Neil Armstrong and Buzz Aldrin on the Moon

Neil Armstrong and Buzz Aldrin on the Moon

Neil Armstrong and Buzz Aldrin walk on the Moon on the Apollo 11 mission.

The Stonewall riots in New York City mark the start of the modern gay rights movement in the U.S.

The Woodstock Festival in White Lake, New York, became an enormously successful musical and cultural gathering.

Sesame Street premieres on National Educational Television.

1970 – The Kent State Shootings occurred on May 4, 1970, when the Ohio National Guard shot at unarmed college students at Kent State University in Kent, Ohio, during a mass protest. Four students were killed, and nine more were wounded.

1972 – President Richard Nixon visited China, an important step in formally normalizing relations between the United States and China.

Watergate burglary occurs.

Anti-Ballistic Missile Treaty with the USSR.

Vietnam War

Vietnam War

1973 – Vietnam War ends with the U.S. pulling out.

The Watergate Scandal breaks.

Skylab’s first space station is launched.

Roe v. Wade Supreme Court ruling overturns state laws against abortion.

Martin Cooper invented the first handheld cellular/mobile phone.

1974 – The House Judiciary Committee votes to impeach President Richard Nixon resigns over Watergate.

Gerald Rudolph Ford became the 38th president of the United States, serving until 1977.

President Ford pardoned Nixon for any crimes he may have committed against the United States while President, believing it to be in the “best interests of the country.”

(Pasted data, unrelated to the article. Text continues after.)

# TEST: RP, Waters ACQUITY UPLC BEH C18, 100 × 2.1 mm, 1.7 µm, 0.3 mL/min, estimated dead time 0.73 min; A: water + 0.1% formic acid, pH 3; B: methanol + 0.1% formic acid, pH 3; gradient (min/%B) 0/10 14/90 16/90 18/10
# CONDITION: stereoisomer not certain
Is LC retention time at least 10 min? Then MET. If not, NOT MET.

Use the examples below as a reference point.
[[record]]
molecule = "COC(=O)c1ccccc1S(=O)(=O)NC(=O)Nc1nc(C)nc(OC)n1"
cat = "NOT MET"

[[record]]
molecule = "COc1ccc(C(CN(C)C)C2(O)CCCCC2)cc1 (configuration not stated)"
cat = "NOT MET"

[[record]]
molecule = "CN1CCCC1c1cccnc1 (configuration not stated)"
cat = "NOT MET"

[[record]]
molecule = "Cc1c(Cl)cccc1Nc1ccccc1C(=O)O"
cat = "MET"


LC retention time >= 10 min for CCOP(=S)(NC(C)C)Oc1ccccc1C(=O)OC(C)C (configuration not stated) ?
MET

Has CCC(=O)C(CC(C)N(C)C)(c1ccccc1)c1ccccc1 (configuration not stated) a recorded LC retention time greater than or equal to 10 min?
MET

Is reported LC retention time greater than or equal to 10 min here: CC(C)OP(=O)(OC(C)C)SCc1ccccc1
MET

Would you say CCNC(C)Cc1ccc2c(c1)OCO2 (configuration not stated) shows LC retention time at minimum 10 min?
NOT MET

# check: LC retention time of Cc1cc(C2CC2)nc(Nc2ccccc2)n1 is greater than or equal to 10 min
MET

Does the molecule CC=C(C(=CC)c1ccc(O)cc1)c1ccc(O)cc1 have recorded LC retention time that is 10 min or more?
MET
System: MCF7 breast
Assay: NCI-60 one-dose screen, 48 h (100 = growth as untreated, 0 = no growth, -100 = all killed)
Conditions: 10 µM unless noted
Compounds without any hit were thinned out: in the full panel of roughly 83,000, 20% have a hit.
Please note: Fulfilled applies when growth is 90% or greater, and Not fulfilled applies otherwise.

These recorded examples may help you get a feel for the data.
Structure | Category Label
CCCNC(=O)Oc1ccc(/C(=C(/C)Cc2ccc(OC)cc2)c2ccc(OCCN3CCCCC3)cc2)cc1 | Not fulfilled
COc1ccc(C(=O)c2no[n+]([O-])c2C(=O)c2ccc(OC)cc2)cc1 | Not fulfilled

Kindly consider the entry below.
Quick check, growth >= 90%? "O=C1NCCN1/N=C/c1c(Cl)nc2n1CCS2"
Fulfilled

The 1974 Super Outbreak, the second-largest series of tornadoes in history (at 148), hit 13 U.S. states and one Canadian province; 315 people were killed, and more than 5,000 were injured.

1975 – The Vietnam War ends.

Bill Gates founds Microsoft, which will eventually dominate the home computer operating system market.

1976 – Steve Jobs, Steve Wozniak, and Ronald Wayne founded Apple Inc.

39th President Jimmy Carter

39th President Jimmy Carter

1977 – Jimmy Carter became the 39th president of the United States, serving until 1981.

The first home personal computer, the Commodore P.E.T., is released for retail sale.

The science-fiction space opera film Star Wars debuts in theaters.

The Atari 2600 becomes the first successful home video game system, popularizing the use of microprocessor-based hardware and cartridges containing game code

1978 – The Senate votes to turn the Panama Canal over to Panamanian control on December 31, 1999.

1979  – Three Mile Island nuclear accident occurs. It is America’s most catastrophic nuclear power plant accident in its history.